President Donald Trump took to social media to celebrate the planned building of a steel mill in the southwest United States. Steel Dynamics has authorized construction of a $1.8 billion facility which will produce 3 million tons of steel per year and create hundreds of jobs.

Aside from the 600 direct jobs planned for creation at the plant, the area is expected to see growth in indirect job opportunities.

Construction is set to begin in 2020 with operations beginning in the second half of 2021.

The President allowed himself a moment to gloat about the announcement, proclaiming “Steel jobs are coming back to America, just like I predicted.”

 

Just as He Predicted

Early in 2018, the President initiated tariffs on steel and aluminum, igniting his proposed trade war to bring better manufacturing jobs to the U.S.

The tariffs have “had major, positive effects on steel and aluminum workers and jobs and will continue to do so long into the future,” an official White House statement read just months later.

 

Those positive effects were quickly backed up by tangible examples.

In July, U.S. Steel – America’s second largest steel producer – announced they would restart blast furnaces in Granite City, Illinois, bringing back 500 employees that were laid off in 2015.

Georgetown Steel, who had closed their plant years ago, announced they would be reopening and creating hundreds of jobs, something they did in June.

Another mill located in Ohio announced in August their plans to invest in a possible $700 million expansion over the next two to three years.

In addition to the great job news, steelworkers also saw their wages rise, with some achieving the highest rate they’d seen in six years.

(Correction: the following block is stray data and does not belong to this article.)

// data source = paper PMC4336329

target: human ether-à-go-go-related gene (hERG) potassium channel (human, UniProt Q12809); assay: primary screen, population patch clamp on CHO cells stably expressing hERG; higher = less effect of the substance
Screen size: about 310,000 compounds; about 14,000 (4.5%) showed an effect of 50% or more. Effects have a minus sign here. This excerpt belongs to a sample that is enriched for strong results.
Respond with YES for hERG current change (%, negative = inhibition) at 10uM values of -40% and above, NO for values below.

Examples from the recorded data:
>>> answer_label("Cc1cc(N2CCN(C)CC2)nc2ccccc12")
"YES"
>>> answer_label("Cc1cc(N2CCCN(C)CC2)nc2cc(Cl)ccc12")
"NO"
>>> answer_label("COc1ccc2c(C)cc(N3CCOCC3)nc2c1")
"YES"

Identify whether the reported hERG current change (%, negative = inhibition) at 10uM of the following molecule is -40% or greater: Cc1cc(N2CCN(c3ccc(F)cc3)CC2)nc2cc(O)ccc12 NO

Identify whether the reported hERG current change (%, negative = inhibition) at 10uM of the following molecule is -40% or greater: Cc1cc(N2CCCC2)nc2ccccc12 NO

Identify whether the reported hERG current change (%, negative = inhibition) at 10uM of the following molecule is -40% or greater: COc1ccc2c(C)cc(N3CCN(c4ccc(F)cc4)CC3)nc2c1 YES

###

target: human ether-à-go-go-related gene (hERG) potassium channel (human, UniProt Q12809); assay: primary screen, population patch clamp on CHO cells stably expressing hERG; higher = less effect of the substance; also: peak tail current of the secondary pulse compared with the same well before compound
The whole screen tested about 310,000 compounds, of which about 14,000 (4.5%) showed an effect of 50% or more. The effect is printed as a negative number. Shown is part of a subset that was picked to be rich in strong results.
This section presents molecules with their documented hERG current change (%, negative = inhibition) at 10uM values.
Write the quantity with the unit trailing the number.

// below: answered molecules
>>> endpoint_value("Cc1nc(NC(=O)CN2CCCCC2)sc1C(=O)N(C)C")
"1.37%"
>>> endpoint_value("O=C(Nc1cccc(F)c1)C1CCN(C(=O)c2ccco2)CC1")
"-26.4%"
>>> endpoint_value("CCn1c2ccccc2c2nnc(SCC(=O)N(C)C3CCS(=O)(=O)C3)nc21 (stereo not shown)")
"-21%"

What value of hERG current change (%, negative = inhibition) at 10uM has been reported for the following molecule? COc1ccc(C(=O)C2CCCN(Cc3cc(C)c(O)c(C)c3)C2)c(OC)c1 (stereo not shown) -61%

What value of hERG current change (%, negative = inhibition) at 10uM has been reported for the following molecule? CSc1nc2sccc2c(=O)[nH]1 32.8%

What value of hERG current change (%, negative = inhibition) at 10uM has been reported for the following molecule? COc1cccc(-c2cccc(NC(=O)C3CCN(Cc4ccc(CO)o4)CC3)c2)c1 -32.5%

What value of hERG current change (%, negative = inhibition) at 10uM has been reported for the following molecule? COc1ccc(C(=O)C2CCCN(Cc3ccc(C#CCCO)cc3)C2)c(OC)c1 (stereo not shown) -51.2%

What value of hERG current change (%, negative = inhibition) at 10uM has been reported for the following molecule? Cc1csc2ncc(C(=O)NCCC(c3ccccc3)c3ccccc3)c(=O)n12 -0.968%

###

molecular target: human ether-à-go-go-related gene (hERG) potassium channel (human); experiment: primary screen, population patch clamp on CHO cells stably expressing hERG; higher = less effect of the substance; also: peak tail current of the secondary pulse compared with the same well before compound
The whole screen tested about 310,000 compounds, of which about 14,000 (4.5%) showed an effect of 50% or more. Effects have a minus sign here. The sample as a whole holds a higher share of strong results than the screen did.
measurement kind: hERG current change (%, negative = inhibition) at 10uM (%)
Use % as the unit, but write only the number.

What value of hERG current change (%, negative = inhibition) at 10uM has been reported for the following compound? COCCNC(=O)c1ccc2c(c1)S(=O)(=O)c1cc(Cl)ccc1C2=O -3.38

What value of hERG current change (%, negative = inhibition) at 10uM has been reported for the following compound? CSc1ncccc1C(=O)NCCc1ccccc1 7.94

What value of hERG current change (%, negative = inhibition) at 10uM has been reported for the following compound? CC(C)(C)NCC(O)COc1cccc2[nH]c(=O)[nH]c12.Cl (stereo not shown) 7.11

Obama Certainly Didn’t See This Coming

Barack Obama could never envision the level of job growth occurring under President Trump. He had buried the U.S. economy so deeply in the mud, that he could only assume it would take a miracle or some act of magic to bring these manufacturing jobs back.

 

Obama also did his best to preemptively strike back against any Trump success, lying about the level of steel manufacturing under his administration.

“The steel industry is producing as much steel in the United States as it ever was,” he claimed. “It’s just (that) it needs one-tenth of the workers that it used to.”

Oh, so that’s why steel manufacturers were losing jobs – no magic wand, and it only needs a fraction of the people to produce the same amount.

Except, as Politifact pointed out, “Obama was wrong on both counts.”

Success of the Steel Industry Counters Claims that GM Closed Plants Due to Tariffs

General Motors recently announced layoffs that would affect 15,000 workers, previously using the steel tariffs as an excuse for such actions.

In June, they had warned trade tariffs could lead to job losses and lower wages, claiming in correspondence with the Commerce Department that higher steel tariffs would affect competitiveness.

The President fired back, threatening to cut off government subsidies to the company.

Steel Dynamics and other production plant announcements suggest the steel industry has been one of the biggest beneficiaries of the tariff battle.

As such, it would seem something other than the trade war has caused GM to close plants and cut jobs, which is why Trump immediately jumped on this news from Steel Dynamics. It is a direct shot back at the auto manufacturing company.

Rebuilding the U.S. manufacturing sector has been a primary goal for the Trump administration since he took office, and despite critics best efforts to portray otherwise, he is doing just that.

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